Public input to ‘climate emergency’ plan

MORNINGTON Peninsula residents are being asked to contribute ideas towards a climate emergency plan.
“Key areas” already identified include energy transition; zero emissions from transport; having a circular, no-waste economy; and, sustainable farming.
The call for input into an emergency plan follows the decision in August by Mornington Peninsula Shire Council to declare a climate emergency.
In doing so, the shire joined 840 other local governments across 18 countries in recognising threat of climate change and the changes it was already causing to economies and environments (“Peninsula declares ‘climate emergency’” *The News* 13/8/19).
The Australian parliament last week received a 370,000-signature petition calling on the government to declare a climate emergency.
The petition calls for the House of Representatives to “immediately act and declare a climate emergency in Australia” and to “introduce legislation that will with immediacy and haste reduce the causes of anthropogenic climate change”.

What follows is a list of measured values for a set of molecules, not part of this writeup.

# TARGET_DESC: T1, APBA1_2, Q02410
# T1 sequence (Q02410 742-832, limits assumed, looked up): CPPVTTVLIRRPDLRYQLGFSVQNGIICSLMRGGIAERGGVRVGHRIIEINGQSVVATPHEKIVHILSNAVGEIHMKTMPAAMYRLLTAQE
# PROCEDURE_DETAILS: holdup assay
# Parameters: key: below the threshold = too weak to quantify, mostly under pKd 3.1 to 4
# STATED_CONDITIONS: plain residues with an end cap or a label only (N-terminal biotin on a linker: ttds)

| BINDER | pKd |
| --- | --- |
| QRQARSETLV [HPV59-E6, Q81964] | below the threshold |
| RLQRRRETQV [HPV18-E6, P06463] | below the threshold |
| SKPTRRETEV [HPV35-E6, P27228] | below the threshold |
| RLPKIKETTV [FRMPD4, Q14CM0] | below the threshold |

The petition stated that “the overwhelming majority of climate scientists around the world have concluded that the climate is changing at unprecedented rates due to anthropogenic causes”.
However, the government has already rejected a call from Greens MP Adam Brandt to declare a climate emergency, which Energy and Emissions Reduction Minister Angus Taylor described at the time as an “absolutely empty gesture”.
Peninsula councillors, who unanimously voted to declare a climate emergency, expect to see a draft emergency plan by February 2020 to go on public exhibition in May 2020.
Other “key areas” for a climate emergency plan listed, but not explained, by the shire are “natural environment and sequestration; resilient Mornington Peninsula; and, climate emergency mobilisation and leadership”.
Read the full article and content

Share this post

Share on facebook
Share on google
Share on twitter
Share on linkedin
Share on pinterest
Share on print
Share on email

See the platform in action